Teachers are required to supervise all learning environments; the school grounds, the classroom and excursions - online spaces are also considered a learning environment. Therefore, as part of that duty, teachers are required to adequately supervise students who are working in these spaces. This duty also requires protection from risks that could arise (that is, those that the teacher should reasonably have foreseen) and against which preventive measures could be taken.

The Department also suggests that a school should develop a student engagement policy that outlines:

  • every student’s right to feel safe at school (including broader learning situations such as digital learning environments)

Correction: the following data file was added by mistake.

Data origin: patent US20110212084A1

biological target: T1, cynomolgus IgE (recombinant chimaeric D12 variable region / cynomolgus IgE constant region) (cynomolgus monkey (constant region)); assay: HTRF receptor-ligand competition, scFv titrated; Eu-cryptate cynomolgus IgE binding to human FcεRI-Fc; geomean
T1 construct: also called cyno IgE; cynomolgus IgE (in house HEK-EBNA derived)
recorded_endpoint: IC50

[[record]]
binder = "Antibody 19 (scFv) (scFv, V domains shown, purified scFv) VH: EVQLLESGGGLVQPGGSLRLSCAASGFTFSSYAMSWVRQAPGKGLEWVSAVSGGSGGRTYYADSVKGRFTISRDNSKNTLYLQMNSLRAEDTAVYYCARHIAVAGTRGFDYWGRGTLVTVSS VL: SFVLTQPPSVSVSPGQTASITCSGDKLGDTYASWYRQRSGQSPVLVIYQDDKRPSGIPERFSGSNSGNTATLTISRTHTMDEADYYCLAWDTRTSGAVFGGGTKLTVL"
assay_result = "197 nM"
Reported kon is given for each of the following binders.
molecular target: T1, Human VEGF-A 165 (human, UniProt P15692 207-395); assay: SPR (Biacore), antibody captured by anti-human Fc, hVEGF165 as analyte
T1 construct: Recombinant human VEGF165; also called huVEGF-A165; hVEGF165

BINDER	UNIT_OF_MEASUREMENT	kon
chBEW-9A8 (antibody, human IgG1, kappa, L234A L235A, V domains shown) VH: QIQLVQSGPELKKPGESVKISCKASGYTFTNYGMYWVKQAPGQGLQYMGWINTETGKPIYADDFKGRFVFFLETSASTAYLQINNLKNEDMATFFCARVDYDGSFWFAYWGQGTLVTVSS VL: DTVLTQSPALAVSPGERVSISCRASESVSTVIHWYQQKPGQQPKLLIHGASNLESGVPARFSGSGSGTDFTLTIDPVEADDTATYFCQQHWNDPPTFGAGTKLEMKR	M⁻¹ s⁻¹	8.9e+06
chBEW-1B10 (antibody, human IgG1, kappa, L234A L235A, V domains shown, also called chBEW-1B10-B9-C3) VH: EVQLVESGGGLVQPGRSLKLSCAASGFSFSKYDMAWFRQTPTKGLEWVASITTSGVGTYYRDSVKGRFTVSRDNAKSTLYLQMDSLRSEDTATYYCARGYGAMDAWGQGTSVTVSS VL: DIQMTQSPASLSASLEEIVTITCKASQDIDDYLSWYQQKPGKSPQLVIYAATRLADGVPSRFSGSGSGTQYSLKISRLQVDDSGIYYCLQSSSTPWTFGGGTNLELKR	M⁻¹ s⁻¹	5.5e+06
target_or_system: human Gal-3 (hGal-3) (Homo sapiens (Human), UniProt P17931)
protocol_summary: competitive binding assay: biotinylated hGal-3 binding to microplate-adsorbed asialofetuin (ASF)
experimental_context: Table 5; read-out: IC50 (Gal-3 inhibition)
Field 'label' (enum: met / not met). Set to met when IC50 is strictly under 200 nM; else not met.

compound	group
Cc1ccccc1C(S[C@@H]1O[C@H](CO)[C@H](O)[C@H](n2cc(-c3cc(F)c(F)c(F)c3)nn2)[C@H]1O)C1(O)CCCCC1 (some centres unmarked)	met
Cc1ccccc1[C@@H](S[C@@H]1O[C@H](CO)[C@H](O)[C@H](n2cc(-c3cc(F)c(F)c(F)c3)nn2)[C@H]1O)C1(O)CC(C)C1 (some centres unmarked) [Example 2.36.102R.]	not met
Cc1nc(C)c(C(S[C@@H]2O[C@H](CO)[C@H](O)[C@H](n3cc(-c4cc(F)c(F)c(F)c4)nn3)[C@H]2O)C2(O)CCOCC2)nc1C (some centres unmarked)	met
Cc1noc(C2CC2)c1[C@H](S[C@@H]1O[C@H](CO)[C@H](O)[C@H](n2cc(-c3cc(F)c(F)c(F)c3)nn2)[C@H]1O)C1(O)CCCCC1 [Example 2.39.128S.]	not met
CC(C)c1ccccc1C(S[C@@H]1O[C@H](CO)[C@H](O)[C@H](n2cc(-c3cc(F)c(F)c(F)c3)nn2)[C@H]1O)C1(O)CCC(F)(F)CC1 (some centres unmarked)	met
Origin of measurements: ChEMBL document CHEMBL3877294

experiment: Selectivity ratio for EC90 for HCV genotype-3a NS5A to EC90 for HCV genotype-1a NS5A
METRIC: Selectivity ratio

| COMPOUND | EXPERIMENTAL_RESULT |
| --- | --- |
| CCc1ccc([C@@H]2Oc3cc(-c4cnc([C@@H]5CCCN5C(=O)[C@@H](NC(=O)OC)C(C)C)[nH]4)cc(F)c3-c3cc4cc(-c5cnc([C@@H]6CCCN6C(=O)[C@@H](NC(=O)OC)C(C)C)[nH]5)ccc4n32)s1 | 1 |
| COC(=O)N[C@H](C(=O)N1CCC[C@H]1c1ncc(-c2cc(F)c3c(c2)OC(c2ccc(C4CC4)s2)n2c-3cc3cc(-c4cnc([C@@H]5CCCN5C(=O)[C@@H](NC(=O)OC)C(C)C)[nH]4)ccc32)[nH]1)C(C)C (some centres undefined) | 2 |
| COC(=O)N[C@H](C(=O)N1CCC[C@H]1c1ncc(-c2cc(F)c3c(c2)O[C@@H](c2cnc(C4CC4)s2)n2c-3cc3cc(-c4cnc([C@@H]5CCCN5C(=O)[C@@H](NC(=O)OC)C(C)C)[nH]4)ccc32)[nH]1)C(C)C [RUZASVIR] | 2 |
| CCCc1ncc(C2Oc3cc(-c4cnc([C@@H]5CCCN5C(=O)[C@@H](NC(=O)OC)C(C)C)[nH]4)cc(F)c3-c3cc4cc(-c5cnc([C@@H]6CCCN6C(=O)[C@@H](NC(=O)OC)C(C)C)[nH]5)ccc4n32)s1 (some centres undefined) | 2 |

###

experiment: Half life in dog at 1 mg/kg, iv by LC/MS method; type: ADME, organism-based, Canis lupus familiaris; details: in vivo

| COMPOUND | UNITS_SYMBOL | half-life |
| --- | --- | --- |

• that bullying or inappropriate behaviour including cyberbullying will not be tolerated
  • initiatives and strategies that have been implemented to prevent and respond to bullying and inappropriate behaviour, including cyberbullying, and
  • explicitly how the behaviours and strategies in place relate to the safe and responsible use of digital technologies.

 

2. The risk of injury was reasonably foreseeable

It goes without saying that online environments pose a number of potential risks of injury for students participating in learning in these environments.

These include:

  • opportunities for cyberbullying; perhaps to a greater extent that if there was no online learning environment
  • opportunities for online predatory behaviour through a student’s increased online activity